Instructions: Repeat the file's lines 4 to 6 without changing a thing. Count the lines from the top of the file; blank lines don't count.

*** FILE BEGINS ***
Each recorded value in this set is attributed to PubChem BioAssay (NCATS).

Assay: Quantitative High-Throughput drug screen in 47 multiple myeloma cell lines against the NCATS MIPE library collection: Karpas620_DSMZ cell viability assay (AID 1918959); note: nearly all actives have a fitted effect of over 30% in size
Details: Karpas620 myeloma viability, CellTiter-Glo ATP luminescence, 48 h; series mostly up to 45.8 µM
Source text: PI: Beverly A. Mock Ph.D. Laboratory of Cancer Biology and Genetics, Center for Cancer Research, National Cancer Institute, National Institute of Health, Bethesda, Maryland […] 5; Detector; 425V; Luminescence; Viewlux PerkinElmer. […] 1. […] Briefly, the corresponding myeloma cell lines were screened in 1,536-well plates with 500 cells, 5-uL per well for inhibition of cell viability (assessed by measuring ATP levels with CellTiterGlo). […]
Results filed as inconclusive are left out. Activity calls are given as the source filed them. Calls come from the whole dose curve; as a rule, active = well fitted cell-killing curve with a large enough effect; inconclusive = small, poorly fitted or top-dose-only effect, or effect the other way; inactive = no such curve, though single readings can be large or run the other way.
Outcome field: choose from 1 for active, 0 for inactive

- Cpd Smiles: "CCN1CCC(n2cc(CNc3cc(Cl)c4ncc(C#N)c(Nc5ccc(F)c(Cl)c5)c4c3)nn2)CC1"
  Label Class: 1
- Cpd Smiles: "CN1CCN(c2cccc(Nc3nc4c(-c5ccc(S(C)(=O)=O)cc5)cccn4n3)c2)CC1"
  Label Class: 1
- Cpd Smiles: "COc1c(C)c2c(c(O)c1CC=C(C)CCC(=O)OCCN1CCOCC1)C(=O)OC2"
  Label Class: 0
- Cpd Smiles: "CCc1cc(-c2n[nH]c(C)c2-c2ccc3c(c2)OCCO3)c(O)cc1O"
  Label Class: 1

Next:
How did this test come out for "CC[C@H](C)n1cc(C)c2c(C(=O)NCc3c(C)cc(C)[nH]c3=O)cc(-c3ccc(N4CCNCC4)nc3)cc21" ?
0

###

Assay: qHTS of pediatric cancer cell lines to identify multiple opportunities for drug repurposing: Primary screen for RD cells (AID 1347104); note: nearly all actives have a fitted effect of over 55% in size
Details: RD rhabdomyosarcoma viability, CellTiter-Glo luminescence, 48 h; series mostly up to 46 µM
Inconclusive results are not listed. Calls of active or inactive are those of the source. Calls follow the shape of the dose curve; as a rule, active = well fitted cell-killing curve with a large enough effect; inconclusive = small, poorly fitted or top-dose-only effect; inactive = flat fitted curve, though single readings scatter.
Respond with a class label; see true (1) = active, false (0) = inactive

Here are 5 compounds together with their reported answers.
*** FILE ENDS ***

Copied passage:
Source text: PI: Beverly A. Mock Ph.D. Laboratory of Cancer Biology and Genetics, Center for Cancer Research, National Cancer Institute, National Institute of Health, Bethesda, Maryland […] 5; Detector; 425V; Luminescence; Viewlux PerkinElmer. […] 1. […] Briefly, the corresponding myeloma cell lines were screened in 1,536-well plates with 500 cells, 5-uL per well for inhibition of cell viability (assessed by measuring ATP levels with CellTiterGlo). […]
Results filed as inconclusive are left out. Activity calls are given as the source filed them. Calls come from the whole dose curve; as a rule, active = well fitted cell-killing curve with a large enough effect; inconclusive = small, poorly fitted or top-dose-only effect, or effect the other way; inactive = no such curve, though single readings can be large or run the other way.
Outcome field: choose from 1 for active, 0 for inactive